My father was/is a diagnosable narcissist. He actually disowned me 2 years ago.

Hmmmm, kinda makes sense why I always seem to be searching for love from emotionally unavailable men

Anyhoo, it's a difficult thing for a daughter (anyone) have a parent who just absolutely can cut them off emotionally....really seem to not care.
Actually, my mother is very distant from me emotionally too, so I got lucky twice!

Right before my father disowned me I finally came out to him that I had been sexually abused by my stepfather when I was a child... do you know what his response was?
"I can't believe you didn't trust ME enough to tell me this before! Now I have to live with knowing this too".

YUP! How can a father make the sexual abuse of his daughter about him? That's how.

I am 34 now and he would still yell at me and tell me "You WILL do this...."

I don't really have any close family. Something that sometimes saddens me... but I will say that not having a relationship with my father is the healthiest thing for me. It's not natural to not have a relationship with your own parents, but when that relationship is unhealthy or detrimental, then no relationship is what is best. And that is with ANY relationship.

I commend you for doing what is best for YOU.
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Old 06-29-2010, 09:27 AM
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Wow Kitty...how I relate. I was molested by a family member as a child; when I recently told my mother this, she came out with essentially the same thing--"well don't talk about it, because it's too difficult for ME to deal with." Nice, eh?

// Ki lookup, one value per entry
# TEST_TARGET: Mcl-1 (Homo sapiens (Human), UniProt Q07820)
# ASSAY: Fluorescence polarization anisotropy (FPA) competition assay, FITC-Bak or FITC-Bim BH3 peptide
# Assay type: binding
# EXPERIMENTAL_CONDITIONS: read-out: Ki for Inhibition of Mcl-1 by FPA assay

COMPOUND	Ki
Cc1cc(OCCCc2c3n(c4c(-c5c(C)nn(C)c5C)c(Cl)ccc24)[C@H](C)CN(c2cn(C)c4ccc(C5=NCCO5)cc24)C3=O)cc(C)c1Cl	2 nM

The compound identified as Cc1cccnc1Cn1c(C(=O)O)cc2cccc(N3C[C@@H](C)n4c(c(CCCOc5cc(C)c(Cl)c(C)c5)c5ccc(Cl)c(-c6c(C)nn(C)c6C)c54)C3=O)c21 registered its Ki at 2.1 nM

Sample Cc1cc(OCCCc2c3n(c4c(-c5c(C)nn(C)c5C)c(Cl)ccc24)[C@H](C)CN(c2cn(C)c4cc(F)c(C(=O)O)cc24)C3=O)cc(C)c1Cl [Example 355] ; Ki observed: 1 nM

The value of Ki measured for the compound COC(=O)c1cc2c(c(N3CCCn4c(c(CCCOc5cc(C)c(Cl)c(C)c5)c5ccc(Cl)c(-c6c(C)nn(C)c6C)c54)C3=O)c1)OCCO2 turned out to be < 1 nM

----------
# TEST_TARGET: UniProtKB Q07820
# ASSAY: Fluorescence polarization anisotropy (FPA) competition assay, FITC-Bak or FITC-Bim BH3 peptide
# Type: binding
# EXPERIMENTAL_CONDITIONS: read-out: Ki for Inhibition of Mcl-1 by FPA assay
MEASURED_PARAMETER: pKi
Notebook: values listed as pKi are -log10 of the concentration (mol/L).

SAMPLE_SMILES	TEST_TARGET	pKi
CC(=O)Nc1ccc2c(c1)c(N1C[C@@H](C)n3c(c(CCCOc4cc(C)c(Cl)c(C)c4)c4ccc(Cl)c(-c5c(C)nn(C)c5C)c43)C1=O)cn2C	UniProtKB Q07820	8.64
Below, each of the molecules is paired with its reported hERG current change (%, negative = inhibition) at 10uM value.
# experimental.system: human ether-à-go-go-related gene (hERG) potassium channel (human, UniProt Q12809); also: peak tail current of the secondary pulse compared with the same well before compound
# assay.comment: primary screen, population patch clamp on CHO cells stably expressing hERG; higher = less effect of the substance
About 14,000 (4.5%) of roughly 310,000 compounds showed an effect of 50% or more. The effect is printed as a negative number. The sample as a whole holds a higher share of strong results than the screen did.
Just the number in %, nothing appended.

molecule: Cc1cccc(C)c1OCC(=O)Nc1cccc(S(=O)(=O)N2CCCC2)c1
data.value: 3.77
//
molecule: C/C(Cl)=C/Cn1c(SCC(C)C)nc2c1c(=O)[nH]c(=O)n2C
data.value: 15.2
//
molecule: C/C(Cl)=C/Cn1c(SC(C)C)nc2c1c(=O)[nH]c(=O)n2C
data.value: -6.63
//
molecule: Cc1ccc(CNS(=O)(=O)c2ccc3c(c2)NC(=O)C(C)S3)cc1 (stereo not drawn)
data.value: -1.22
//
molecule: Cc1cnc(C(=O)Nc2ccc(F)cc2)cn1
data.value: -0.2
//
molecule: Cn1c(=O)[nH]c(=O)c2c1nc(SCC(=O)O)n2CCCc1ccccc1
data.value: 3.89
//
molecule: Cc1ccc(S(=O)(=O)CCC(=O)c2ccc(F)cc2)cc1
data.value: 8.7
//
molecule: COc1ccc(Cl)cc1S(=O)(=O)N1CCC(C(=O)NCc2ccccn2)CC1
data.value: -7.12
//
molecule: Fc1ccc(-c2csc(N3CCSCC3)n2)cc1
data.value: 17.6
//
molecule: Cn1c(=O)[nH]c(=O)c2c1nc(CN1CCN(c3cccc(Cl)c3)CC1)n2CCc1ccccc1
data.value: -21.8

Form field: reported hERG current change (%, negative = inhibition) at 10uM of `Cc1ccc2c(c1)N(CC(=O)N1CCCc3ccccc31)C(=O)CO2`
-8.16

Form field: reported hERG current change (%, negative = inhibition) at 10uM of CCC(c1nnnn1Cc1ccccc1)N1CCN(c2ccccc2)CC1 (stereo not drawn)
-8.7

It's a sad, sad thing to come to the realization that you didn't get the emotional support that you should have (unconditional support, I mean) from a parent, but I guess coming to this realization means that there's nowhere to go but up from here....

sending you hugs and thanks for your post.
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Old 06-29-2010, 09:34 AM
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to both Kittyboo and Farawayfromcars for having to deal with such a horrid response to a brave act.
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Old 06-29-2010, 09:47 AM
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Originally Posted by Kittyboo View Post

Anyhoo, it's a difficult thing for a daughter (anyone) have a parent who just absolutely can cut them off emotionally....really seem to not care.
Actually, my mother is very distant from me emotionally too, so I got lucky twice!
This is why I am so uncomfortable by going no contact with my AS. I'm so afraid he thinks I don't love him or care about his well-being.

Sorry - didn't mean to hijack the thread.
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Old 06-29-2010, 09:51 AM
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Big time hugs to FFC and kitty. Wow...Survivors, and inspirations to me.
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Old 06-29-2010, 11:49 AM